Dr Paula Stone explores why she thinks the Government’s policies are affecting children, as a new report outlines more than four million in the UK are now living in poverty.

The 11th November marked 100 years since the end of the World War I. Across our television screens images of young children coming together to mark the armistice centenary were very moving.

Now, as we approach Universal Children’s Day on 20th November, I have found myself reflecting on the plight of children in the UK in 2018. Are the lives of children any better than that were in 1918?

In the UK, we have been living with austerity, a term now often used to describe a political choice, rather than economic necessity, for the past eight years. Life for the ‘just about managing’ has become harder and harder.

But it is children who are feeling the effects of austerity in the truest sense of the word.

There are currently four million children in the UK living in poverty, two-thirds of whom live in working households.

A recent report by the United Nations pointed out that fiscal policies and allocation of resources in the UK in recent years has further contributed to ‘inequality in children’s enjoyment of their rights, disproportionately affecting children in disadvantaged situations’.

In particular, the introduction of universal credit and the imposition of a cap on the number of benefits paid to poor families has contributed to an increase in the number of homeless households with dependent children in England and Northern Ireland in particular.

Many nurseries are also facing closure as a result of government cuts and increased expectations to meet the commitment to 30 hours of free childcare for three to four-year-olds. And libraries, galleries, parks, museums, town halls – all have fallen prey to the demands placed on local authorities by the need to make up for the loss of £18bn in central Government grants.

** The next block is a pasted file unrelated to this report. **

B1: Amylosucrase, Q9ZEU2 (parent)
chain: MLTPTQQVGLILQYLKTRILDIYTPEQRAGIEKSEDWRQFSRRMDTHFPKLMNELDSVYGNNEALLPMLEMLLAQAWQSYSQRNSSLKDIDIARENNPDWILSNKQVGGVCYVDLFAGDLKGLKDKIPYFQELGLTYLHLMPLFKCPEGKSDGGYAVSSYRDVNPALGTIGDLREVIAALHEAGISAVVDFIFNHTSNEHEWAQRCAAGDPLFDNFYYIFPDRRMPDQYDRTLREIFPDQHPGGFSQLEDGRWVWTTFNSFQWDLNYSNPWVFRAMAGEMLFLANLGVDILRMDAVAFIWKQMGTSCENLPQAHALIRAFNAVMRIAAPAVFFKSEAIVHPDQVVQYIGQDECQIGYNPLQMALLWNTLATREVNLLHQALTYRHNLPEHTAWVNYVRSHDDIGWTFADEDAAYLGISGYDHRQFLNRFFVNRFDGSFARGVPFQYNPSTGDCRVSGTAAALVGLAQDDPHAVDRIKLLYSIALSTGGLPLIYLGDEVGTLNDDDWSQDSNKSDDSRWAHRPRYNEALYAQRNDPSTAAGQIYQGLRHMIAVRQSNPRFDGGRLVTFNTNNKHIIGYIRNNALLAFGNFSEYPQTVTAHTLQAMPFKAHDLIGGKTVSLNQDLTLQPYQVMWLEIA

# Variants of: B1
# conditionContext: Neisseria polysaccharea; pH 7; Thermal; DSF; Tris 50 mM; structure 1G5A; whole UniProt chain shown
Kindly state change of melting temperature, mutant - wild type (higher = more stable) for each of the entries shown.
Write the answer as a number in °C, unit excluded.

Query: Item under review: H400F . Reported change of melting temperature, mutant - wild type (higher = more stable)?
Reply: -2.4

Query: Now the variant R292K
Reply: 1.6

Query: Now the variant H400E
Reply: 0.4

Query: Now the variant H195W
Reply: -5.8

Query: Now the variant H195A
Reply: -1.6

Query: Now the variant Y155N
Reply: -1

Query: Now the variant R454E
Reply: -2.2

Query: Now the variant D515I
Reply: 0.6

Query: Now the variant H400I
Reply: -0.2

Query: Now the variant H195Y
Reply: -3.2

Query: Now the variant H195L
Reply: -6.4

And what of Brexit? As our membership of the EU is coming to an end so will the EU’s mechanisms for protecting rights specific to children. We have come a long way in terms of children’s rights over the past 100 years.

Under Article 24 of the EU’s Charter of Fundamental Rights, children have the right to such protection and care as is necessary for their well-being. Anne Longfield, the Children’s Commissioner has pointed out that despite ministers’ claims that the removal of the Charter from domestic law will not affect people’s substantive rights, many legal experts have argued that the right for a child’s best interests to be a primary consideration in all actions taken by a public or private institution has no equivalent in UK law.

The Equality and Human Rights Commission, has also argued forcefully that human rights, including those of children, will be weakened by losing the Charter. So where will this leave our young people post Brexit?

Returning to 1918, the position for children was looking positive. The First World War was first and foremost a military event on a global scale, but it was also a social and political landmark. The war had highlighted many of the acute educational problems that already existed in Britain. And, although children growing up in Britain in the 1920s had no personal experience of the First World War, they were surrounded by its legacies in play, at school, and at home.

One of the key dilemmas of the time was the school leaving age, which for the mass of the population in England was only twelve years of age. But the Education Act (1918) put a stop to the widespread practice of child labour by raising the school leaving age to 14 years. In addition, 1919 Housing Act produced a highly significant step forward in housing provision. It made housing a national responsibility, and local authorities were given the task of developing new housing and rented accommodation where it was needed by working people.

In 2018 Britain, we are at our own contemporary social political landmark, let’s hope that on Universal Children’s Day there is an opportunity for the British Government to focus on how its policies are affecting children. 

Dr Paula Stone is Senior Lecturer in Primary Education in the School of Teacher Education and Development.